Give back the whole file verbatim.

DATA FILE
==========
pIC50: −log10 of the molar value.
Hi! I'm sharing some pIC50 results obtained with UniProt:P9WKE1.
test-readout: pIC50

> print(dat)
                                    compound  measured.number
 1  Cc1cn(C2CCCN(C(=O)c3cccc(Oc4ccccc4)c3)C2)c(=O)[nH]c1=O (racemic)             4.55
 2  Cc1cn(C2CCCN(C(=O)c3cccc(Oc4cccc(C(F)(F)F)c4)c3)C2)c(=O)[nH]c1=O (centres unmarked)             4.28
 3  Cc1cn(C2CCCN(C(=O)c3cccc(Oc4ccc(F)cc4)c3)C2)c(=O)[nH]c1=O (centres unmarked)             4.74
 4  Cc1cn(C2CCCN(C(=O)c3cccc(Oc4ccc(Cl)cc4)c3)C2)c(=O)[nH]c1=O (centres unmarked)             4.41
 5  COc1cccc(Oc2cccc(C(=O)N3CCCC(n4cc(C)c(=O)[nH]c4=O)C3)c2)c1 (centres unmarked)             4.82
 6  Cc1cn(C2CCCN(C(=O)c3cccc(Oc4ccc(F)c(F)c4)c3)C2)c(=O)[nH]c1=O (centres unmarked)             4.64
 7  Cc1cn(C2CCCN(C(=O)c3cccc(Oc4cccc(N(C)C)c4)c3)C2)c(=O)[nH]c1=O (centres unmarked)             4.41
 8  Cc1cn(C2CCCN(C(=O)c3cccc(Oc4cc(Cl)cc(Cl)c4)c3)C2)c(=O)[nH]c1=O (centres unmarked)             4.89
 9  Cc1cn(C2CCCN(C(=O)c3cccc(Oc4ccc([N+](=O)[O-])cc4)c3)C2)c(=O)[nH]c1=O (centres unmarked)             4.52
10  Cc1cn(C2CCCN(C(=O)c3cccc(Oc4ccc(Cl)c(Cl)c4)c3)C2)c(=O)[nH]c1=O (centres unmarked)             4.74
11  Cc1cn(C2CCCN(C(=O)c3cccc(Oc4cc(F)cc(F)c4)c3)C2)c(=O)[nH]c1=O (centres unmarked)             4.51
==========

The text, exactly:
pIC50: −log10 of the molar value.
Hi! I'm sharing some pIC50 results obtained with UniProt:P9WKE1.
test-readout: pIC50

> print(dat)
                                    compound  measured.number
 1  Cc1cn(C2CCCN(C(=O)c3cccc(Oc4ccccc4)c3)C2)c(=O)[nH]c1=O (racemic)             4.55
 2  Cc1cn(C2CCCN(C(=O)c3cccc(Oc4cccc(C(F)(F)F)c4)c3)C2)c(=O)[nH]c1=O (centres unmarked)             4.28
 3  Cc1cn(C2CCCN(C(=O)c3cccc(Oc4ccc(F)cc4)c3)C2)c(=O)[nH]c1=O (centres unmarked)             4.74
 4  Cc1cn(C2CCCN(C(=O)c3cccc(Oc4ccc(Cl)cc4)c3)C2)c(=O)[nH]c1=O (centres unmarked)             4.41
 5  COc1cccc(Oc2cccc(C(=O)N3CCCC(n4cc(C)c(=O)[nH]c4=O)C3)c2)c1 (centres unmarked)             4.82
 6  Cc1cn(C2CCCN(C(=O)c3cccc(Oc4ccc(F)c(F)c4)c3)C2)c(=O)[nH]c1=O (centres unmarked)             4.64
 7  Cc1cn(C2CCCN(C(=O)c3cccc(Oc4cccc(N(C)C)c4)c3)C2)c(=O)[nH]c1=O (centres unmarked)             4.41
 8  Cc1cn(C2CCCN(C(=O)c3cccc(Oc4cc(Cl)cc(Cl)c4)c3)C2)c(=O)[nH]c1=O (centres unmarked)             4.89
 9  Cc1cn(C2CCCN(C(=O)c3cccc(Oc4ccc([N+](=O)[O-])cc4)c3)C2)c(=O)[nH]c1=O (centres unmarked)             4.52
10  Cc1cn(C2CCCN(C(=O)c3cccc(Oc4ccc(Cl)c(Cl)c4)c3)C2)c(=O)[nH]c1=O (centres unmarked)             4.74
11  Cc1cn(C2CCCN(C(=O)c3cccc(Oc4cc(F)cc(F)c4)c3)C2)c(=O)[nH]c1=O (centres unmarked)             4.51